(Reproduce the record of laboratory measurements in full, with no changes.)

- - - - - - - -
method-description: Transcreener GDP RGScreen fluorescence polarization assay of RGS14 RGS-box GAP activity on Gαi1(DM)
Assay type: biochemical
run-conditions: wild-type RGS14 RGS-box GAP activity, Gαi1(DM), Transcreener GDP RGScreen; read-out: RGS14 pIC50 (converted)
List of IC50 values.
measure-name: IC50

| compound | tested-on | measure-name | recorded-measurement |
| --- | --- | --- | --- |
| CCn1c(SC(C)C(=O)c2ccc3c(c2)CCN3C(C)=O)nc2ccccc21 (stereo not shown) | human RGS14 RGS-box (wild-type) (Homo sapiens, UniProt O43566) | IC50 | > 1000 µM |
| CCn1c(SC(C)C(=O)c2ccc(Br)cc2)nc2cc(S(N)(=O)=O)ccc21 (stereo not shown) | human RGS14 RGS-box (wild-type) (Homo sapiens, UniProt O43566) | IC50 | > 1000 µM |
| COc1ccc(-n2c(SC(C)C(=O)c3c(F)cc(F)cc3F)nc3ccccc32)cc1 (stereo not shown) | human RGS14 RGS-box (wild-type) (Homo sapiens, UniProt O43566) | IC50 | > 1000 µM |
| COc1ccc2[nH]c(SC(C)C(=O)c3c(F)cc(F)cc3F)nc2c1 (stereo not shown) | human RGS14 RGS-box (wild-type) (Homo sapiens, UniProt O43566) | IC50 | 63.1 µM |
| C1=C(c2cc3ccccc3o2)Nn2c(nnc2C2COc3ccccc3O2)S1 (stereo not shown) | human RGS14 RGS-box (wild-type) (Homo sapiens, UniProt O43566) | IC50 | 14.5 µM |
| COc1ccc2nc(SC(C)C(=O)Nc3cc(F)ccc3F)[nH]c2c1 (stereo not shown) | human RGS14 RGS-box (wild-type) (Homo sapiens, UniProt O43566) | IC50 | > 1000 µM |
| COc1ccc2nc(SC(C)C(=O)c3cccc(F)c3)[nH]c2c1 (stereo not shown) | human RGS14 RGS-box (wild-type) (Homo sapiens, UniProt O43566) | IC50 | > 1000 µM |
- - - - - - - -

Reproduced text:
method-description: Transcreener GDP RGScreen fluorescence polarization assay of RGS14 RGS-box GAP activity on Gαi1(DM)
Assay type: biochemical
run-conditions: wild-type RGS14 RGS-box GAP activity, Gαi1(DM), Transcreener GDP RGScreen; read-out: RGS14 pIC50 (converted)
List of IC50 values.
measure-name: IC50

| compound | tested-on | measure-name | recorded-measurement |
| --- | --- | --- | --- |
| CCn1c(SC(C)C(=O)c2ccc3c(c2)CCN3C(C)=O)nc2ccccc21 (stereo not shown) | human RGS14 RGS-box (wild-type) (Homo sapiens, UniProt O43566) | IC50 | > 1000 µM |
| CCn1c(SC(C)C(=O)c2ccc(Br)cc2)nc2cc(S(N)(=O)=O)ccc21 (stereo not shown) | human RGS14 RGS-box (wild-type) (Homo sapiens, UniProt O43566) | IC50 | > 1000 µM |
| COc1ccc(-n2c(SC(C)C(=O)c3c(F)cc(F)cc3F)nc3ccccc32)cc1 (stereo not shown) | human RGS14 RGS-box (wild-type) (Homo sapiens, UniProt O43566) | IC50 | > 1000 µM |
| COc1ccc2[nH]c(SC(C)C(=O)c3c(F)cc(F)cc3F)nc2c1 (stereo not shown) | human RGS14 RGS-box (wild-type) (Homo sapiens, UniProt O43566) | IC50 | 63.1 µM |
| C1=C(c2cc3ccccc3o2)Nn2c(nnc2C2COc3ccccc3O2)S1 (stereo not shown) | human RGS14 RGS-box (wild-type) (Homo sapiens, UniProt O43566) | IC50 | 14.5 µM |
| COc1ccc2nc(SC(C)C(=O)Nc3cc(F)ccc3F)[nH]c2c1 (stereo not shown) | human RGS14 RGS-box (wild-type) (Homo sapiens, UniProt O43566) | IC50 | > 1000 µM |
| COc1ccc2nc(SC(C)C(=O)c3cccc(F)c3)[nH]c2c1 (stereo not shown) | human RGS14 RGS-box (wild-type) (Homo sapiens, UniProt O43566) | IC50 | > 1000 µM |